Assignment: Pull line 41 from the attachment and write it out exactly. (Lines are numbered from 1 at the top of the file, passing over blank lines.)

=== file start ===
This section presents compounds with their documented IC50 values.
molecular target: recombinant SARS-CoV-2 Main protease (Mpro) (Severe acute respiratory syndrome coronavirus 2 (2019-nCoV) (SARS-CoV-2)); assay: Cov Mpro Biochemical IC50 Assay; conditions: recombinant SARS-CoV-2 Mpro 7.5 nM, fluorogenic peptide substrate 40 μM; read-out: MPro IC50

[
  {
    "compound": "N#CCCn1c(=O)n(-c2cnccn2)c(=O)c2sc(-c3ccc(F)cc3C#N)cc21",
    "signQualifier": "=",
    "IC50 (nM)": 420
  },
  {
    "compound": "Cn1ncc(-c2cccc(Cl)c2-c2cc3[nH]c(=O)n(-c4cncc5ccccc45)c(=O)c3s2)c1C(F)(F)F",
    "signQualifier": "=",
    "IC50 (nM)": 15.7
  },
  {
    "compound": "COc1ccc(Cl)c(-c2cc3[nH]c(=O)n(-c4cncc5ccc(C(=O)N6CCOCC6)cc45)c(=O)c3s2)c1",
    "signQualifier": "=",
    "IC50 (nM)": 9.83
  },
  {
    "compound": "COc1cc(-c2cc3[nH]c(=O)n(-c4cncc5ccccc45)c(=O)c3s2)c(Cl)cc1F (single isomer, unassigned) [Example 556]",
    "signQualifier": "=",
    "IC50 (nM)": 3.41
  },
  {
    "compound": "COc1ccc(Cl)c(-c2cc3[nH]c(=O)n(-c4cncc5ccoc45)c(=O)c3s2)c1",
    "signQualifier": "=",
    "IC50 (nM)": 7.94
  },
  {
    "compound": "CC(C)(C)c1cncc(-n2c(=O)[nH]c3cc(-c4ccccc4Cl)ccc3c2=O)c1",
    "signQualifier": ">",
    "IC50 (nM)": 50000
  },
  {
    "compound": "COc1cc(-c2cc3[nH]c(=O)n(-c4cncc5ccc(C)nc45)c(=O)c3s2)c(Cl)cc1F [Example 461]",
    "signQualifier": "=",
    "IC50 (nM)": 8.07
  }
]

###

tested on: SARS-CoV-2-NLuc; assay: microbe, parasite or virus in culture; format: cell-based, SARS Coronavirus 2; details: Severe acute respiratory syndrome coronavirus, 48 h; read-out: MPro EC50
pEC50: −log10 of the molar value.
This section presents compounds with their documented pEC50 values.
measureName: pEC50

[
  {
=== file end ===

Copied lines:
tested on: SARS-CoV-2-NLuc; assay: microbe, parasite or virus in culture; format: cell-based, SARS Coronavirus 2; details: Severe acute respiratory syndrome coronavirus, 48 h; read-out: MPro EC50